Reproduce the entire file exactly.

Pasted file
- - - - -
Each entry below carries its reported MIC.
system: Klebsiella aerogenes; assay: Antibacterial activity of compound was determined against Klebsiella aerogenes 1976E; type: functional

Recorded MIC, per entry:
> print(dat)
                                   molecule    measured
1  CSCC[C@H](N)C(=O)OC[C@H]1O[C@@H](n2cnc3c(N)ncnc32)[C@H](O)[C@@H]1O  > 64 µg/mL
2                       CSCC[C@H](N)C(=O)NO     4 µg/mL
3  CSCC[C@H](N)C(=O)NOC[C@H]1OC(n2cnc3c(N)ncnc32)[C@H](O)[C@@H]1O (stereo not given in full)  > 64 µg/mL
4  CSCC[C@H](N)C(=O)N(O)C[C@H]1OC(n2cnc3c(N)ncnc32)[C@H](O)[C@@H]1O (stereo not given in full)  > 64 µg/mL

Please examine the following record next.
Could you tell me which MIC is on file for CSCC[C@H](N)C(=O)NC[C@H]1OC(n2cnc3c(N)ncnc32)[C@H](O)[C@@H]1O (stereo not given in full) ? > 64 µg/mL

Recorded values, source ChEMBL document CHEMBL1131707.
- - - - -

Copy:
Each entry below carries its reported MIC.
system: Klebsiella aerogenes; assay: Antibacterial activity of compound was determined against Klebsiella aerogenes 1976E; type: functional

Recorded MIC, per entry:
> print(dat)
                                   molecule    measured
1  CSCC[C@H](N)C(=O)OC[C@H]1O[C@@H](n2cnc3c(N)ncnc32)[C@H](O)[C@@H]1O  > 64 µg/mL
2                       CSCC[C@H](N)C(=O)NO     4 µg/mL
3  CSCC[C@H](N)C(=O)NOC[C@H]1OC(n2cnc3c(N)ncnc32)[C@H](O)[C@@H]1O (stereo not given in full)  > 64 µg/mL
4  CSCC[C@H](N)C(=O)N(O)C[C@H]1OC(n2cnc3c(N)ncnc32)[C@H](O)[C@@H]1O (stereo not given in full)  > 64 µg/mL

Please examine the following record next.
Could you tell me which MIC is on file for CSCC[C@H](N)C(=O)NC[C@H]1OC(n2cnc3c(N)ncnc32)[C@H](O)[C@@H]1O (stereo not given in full) ? > 64 µg/mL

Recorded values, source ChEMBL document CHEMBL1131707.